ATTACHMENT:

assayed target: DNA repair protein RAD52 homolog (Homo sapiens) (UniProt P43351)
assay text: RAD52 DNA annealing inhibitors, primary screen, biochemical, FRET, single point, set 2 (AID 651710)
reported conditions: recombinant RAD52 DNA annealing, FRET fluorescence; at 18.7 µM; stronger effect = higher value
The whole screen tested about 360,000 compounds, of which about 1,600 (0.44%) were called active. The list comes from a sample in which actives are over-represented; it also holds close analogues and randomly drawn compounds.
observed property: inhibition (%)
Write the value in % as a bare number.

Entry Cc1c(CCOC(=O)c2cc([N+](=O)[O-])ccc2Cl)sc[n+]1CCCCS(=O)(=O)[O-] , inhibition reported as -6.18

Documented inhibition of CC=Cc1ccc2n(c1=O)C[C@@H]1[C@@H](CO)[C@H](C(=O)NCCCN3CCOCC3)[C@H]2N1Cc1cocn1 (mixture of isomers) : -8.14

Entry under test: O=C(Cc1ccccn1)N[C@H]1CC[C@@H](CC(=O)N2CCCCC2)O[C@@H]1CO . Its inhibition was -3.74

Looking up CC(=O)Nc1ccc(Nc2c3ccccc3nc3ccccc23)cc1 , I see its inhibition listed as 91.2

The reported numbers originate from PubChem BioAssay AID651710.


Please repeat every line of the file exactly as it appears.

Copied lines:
assayed target: DNA repair protein RAD52 homolog (Homo sapiens) (UniProt P43351)
assay text: RAD52 DNA annealing inhibitors, primary screen, biochemical, FRET, single point, set 2 (AID 651710)
reported conditions: recombinant RAD52 DNA annealing, FRET fluorescence; at 18.7 µM; stronger effect = higher value
The whole screen tested about 360,000 compounds, of which about 1,600 (0.44%) were called active. The list comes from a sample in which actives are over-represented; it also holds close analogues and randomly drawn compounds.
observed property: inhibition (%)
Write the value in % as a bare number.

Entry Cc1c(CCOC(=O)c2cc([N+](=O)[O-])ccc2Cl)sc[n+]1CCCCS(=O)(=O)[O-] , inhibition reported as -6.18

Documented inhibition of CC=Cc1ccc2n(c1=O)C[C@@H]1[C@@H](CO)[C@H](C(=O)NCCCN3CCOCC3)[C@H]2N1Cc1cocn1 (mixture of isomers) : -8.14

Entry under test: O=C(Cc1ccccn1)N[C@H]1CC[C@@H](CC(=O)N2CCCCC2)O[C@@H]1CO . Its inhibition was -3.74

Looking up CC(=O)Nc1ccc(Nc2c3ccccc3nc3ccccc23)cc1 , I see its inhibition listed as 91.2

The reported numbers originate from PubChem BioAssay AID651710.